On April 8, the English Graduate Student Association (EGSA) hosted its yearly symposium, Aestheticism and Beauty: Reimagining the Mind, Art, and Life.
The topic was the outcome of a brainstorming session among EGSA officers. “Several of us had dealt closely with aesthetic theory in a recent seminar, and it struck us as a promising way to think capaciously about literature across eras and genres. With the world changing in response to social media, artificial intelligence and other technologies, we were keen to cultivate conversations about how notions of beauty do or do not change under the pressure of these developments, affecting our work as well as our sense of what literature is and does,” EGSA President Ciara Graham explained.
The online event began with brief greetings by Jennifer Airey, vice provost and dean of TU’s Graduate School; Professor Laura Stevens, department chair; Professor Jeffrey Drouin, director of English Graduate Studies; and Graham. Attention then turned to the keynote speaker, Kristin Girten, associate professor of English and assistant vice chancellor for arts and humanities in the Office of Research and Creative Activity at the University of Nebraska. Her talk, Aesthetics Without Distance, delivered a bold and engaging feminist revision of Enlightenment aesthetic theory. First detailing a presumption of distance between artwork and spectator in the philosophy of figures such as Edmund Burke and Immanuel Kant, Girten showed how three female authors of the late 18th century – Ann Radcliffe, Charlotte Smith and Phillis Wheatley Smith – described and invited a more interactive, intimate relationship between text and reader, fostering an aesthetics embedded in human contact. Of the talk, master’s student Stasha Cole said, “Dr. Girten’s presentation disrupted notions of aesthetic distance in a way that privileged female notions of experiencing nature. It was a beautiful and informative talk that prompted a lively discussion.”
Following Girten’s presentation were three panels, New Ways of Reading the Early American Novel, chaired by Don James McLaughlin, associate professor of English at The University of Tulsa, as well as Aesthetics, Gender, and Sexuality and Aesthetics and Contemporary African American Poetry, both chaired by TU doctoral students. The three panels were connected through the question of identity and what that means for author, reader and characters.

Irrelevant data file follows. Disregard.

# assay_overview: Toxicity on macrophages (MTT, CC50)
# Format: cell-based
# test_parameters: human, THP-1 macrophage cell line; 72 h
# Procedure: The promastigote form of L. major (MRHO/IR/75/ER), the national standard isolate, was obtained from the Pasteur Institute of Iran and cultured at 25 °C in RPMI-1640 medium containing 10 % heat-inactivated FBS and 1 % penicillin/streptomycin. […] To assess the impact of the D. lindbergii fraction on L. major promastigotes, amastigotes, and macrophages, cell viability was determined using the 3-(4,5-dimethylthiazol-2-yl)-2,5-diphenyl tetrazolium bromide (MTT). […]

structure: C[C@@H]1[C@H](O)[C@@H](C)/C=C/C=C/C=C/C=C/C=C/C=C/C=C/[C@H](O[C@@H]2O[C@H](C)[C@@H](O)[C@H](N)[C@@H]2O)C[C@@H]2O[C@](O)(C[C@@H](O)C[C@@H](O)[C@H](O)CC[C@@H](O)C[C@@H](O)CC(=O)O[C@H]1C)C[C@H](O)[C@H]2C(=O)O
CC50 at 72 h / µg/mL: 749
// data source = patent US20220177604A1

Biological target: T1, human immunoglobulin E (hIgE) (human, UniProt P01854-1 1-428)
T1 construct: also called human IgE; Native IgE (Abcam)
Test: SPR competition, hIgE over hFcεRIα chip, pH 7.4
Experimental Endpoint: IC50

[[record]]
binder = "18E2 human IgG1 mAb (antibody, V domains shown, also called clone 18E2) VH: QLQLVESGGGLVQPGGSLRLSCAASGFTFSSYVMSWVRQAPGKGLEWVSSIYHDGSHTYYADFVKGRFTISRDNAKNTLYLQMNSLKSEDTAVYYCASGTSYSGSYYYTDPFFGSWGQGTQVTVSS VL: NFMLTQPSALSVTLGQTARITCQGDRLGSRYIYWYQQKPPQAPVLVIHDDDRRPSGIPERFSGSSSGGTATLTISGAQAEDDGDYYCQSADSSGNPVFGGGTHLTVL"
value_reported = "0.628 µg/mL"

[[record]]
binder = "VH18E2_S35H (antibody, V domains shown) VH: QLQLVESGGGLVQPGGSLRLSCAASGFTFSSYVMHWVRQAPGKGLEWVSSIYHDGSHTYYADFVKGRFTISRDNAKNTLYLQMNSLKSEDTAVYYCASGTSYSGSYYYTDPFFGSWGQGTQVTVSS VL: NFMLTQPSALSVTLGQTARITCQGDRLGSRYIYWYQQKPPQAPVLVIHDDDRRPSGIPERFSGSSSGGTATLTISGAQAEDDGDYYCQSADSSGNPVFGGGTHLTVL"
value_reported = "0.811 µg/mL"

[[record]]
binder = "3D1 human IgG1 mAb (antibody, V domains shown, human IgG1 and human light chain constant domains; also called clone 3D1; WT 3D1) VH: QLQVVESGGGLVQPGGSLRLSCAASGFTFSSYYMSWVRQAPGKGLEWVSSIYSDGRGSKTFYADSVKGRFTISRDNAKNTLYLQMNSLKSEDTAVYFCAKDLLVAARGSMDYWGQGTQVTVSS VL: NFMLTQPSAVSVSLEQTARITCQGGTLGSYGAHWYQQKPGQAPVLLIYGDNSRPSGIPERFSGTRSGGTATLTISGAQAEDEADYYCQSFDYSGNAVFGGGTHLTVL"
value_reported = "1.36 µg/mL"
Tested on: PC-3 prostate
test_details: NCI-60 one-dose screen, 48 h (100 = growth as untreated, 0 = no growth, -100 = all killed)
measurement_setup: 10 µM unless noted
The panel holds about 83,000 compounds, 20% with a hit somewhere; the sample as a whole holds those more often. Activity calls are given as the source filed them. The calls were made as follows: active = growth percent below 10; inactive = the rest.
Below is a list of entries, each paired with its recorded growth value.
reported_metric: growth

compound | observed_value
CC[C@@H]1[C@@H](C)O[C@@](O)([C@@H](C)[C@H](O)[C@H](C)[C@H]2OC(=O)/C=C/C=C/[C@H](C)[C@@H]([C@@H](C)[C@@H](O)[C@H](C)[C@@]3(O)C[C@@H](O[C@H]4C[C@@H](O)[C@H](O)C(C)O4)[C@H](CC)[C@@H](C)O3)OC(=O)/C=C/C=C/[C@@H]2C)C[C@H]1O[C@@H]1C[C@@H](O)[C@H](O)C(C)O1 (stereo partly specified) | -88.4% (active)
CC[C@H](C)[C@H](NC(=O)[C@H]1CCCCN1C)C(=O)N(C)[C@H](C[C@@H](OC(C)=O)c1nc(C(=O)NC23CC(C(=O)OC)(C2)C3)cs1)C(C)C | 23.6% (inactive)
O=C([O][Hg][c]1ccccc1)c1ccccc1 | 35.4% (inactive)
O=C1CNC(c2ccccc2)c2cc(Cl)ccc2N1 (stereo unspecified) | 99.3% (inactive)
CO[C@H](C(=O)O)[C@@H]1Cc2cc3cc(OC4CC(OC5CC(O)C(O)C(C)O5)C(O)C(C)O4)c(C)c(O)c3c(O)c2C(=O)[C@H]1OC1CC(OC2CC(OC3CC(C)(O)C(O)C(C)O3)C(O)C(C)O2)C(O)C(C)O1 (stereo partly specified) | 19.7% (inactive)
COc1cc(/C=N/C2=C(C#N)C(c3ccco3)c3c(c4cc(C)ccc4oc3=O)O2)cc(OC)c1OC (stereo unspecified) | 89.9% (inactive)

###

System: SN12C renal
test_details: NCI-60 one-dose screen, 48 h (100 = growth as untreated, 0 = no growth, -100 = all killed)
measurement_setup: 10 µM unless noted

Sarah Harris, EGSA vice president and doctoral student, reminded attendees of how varied research can be, even with a central theme such as aesthetics and beauty, and the importance of yearly symposium. “The EGSA symposium presentations were insightful, intellectual and thought-provoking. The topics covered a range from understanding the meaning of spells in Configurations of the Witch by Cole to a deep dive into string theory in Good Vibrations: Theorizing Strings in Nathanial Mackey’s Blue Fasa by Nathan Blue. The comments and feedback from the community were invaluable. Overall, it was a success,” she said.
Following a series of article revision workshops led by McLaughlin along with a new literary theory reading group, the symposium deepened and sharpened lively ongoing conversations among the graduate students and faculty. “Those conversations are some of the most important outcomes of the event,” observed Stevens, who hosted a reception at her home afterward. “The symposium enhanced the students’ educational and professional development, but it served an even more important purpose in fostering an intellectually intense and supportive community.
Airey summed up the impact of the April 8 event: “The EGSA symposium is one of my favorite parts of the English graduate program. It provides an amazing forum for our students to showcase their work and to learn from colleagues at other institutions in the region. This year’s forum on Aestheticism and Beauty featured provocative new scholarship on gender, sexuality, African American poetry and the early novel, and I was so excited to learn more about our students’ scholarly pursuits!”